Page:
Actually, schools are accredited–not curricula. To be accredited, a school must meet certain standards, such as holding classes the same number of days and hours as required of public schools, employing certified teachers, etc. These rules do not apply to homeschools. So, no, you do not need a certain type of “accredited” curricula. But many parents still choose an accredited high school program for their student. There are several reasons parents decide to go this route. While some of these reasons may be valid under certain circumstances, in most cases accreditation is not necessary.
→ Reason – The parent is insecure about teaching the higher subjects, such as sciences and math. The parent feels more secure because an instructor is monitoring, grading, and teaching these subjects and, therefore, little involvement is required from the parent.
Answer – While it is true that an accredited program may help the parent with those higher level subjects, it is a very expensive option. The cost can be in the thousands, which is prohibitive for many families. Homeschooling your high schooler can be rewarding and not as difficult as parents believe. See our other post in this section entitled, “Isn’t it More Difficult?”
→Reason – An outside source keeps the records and gives the diploma. Since the transcript, diploma, and other records carry a professional looking seal from an accredited school, the parent believes they better confirm the student’s high school accomplishment.
Answer – Many parents believe that those official accredited records will assure that if the student should return to public school, the student will be enrolled there at the same grade level. However, WV public schools do not recognize a difference between an accredited or non-accredited homeschool program. The state views them as the same and usually will not recognize any credits gained outside the public school or a state recognized private school. For example, credits earned through 10th grade at home, whether or not they are through an accredited program, are not likely to be counted. The student would be registered as a 9th grader if put in public school, with zero credits earned. It is worth noting that public high schools are not necessarily accredited. Therefore, the diplomas they issue would not be accredited either. This may be something to explore in your area.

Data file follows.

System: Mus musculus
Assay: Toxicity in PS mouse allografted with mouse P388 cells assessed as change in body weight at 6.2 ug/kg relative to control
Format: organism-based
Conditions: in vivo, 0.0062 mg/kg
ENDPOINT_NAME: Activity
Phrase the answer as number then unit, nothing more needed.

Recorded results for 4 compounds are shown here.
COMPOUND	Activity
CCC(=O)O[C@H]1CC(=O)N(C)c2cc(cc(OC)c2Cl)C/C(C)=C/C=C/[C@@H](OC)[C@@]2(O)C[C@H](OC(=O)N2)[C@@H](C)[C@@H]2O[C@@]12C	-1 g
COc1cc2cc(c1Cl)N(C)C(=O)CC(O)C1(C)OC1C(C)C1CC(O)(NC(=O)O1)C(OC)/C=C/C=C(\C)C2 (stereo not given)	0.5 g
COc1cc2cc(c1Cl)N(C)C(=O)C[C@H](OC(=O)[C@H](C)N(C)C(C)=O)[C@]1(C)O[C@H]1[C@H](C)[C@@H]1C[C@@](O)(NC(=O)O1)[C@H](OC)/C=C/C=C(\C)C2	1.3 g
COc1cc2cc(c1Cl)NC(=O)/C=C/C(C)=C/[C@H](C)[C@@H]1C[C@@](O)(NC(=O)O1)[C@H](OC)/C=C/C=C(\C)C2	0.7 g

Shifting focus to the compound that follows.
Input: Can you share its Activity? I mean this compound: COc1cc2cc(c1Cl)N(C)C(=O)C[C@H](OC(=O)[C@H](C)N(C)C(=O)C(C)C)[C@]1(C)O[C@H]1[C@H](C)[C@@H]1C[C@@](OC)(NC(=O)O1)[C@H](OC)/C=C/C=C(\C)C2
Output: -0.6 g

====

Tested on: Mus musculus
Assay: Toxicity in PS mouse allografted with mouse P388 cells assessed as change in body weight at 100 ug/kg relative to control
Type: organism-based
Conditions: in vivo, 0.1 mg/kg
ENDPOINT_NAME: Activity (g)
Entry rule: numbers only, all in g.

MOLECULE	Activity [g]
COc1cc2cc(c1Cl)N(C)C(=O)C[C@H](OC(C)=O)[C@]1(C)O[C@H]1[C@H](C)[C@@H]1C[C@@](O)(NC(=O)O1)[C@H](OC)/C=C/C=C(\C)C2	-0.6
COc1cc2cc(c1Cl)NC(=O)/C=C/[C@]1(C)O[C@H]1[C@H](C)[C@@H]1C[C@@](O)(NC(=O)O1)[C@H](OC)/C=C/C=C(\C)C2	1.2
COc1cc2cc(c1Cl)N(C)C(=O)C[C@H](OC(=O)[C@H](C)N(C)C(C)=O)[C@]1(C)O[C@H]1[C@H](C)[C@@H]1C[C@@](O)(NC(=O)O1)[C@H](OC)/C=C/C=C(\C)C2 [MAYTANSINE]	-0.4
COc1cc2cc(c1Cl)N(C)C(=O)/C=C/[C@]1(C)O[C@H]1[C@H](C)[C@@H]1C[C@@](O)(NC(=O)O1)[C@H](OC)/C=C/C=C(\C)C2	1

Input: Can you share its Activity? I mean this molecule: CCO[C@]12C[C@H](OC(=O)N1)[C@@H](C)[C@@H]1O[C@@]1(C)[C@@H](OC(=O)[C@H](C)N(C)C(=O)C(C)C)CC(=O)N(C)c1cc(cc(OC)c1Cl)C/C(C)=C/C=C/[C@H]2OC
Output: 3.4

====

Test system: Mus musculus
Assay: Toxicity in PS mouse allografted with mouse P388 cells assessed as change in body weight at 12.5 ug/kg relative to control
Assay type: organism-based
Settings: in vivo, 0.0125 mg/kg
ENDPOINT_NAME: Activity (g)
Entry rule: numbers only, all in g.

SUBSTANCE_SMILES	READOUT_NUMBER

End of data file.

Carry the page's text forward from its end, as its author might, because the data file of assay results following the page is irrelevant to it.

→Reason – The parent believes enrollment in an accredited school will assure that the student’s diploma is accepted on equal terms as a public school diploma.
Answer – Thanks to the WV law, a parent-issued homeschool diploma cannot be discriminated against for college entrance or job consideration in our state. This means that the public, accredited, or homeschool diploma carries the same weight.
→Reason – The parent believes that WV public schools will accept credits from an accredited school, if for some reason the high school student would return to the public school system.
Answer – WV public schools retain the right to accept or reject any transfer credit. This varies from county to county; however, most counties will not accept any credits gained outside the public school system. This would mean the student would be placed in freshman status upon reentering a public high school no matter what the grade level in a homeschool setting.
There are accredited correspondence schools in which home school students can enroll. In these cases, teachers from the schools make the assignments and grade the work. These programs tend to be more expensive because the school is doing more of the work. Examples of such schools would be Alpha Omega Academy and Christian Liberty Academy.
Homeschooling is becoming more widely accepted as a valid and successful way of providing an education. With the statistics about homeschooled graduates across the country, the evidence clearly shows that quality need not be sacrificed with home education. Home education can be a superior choice!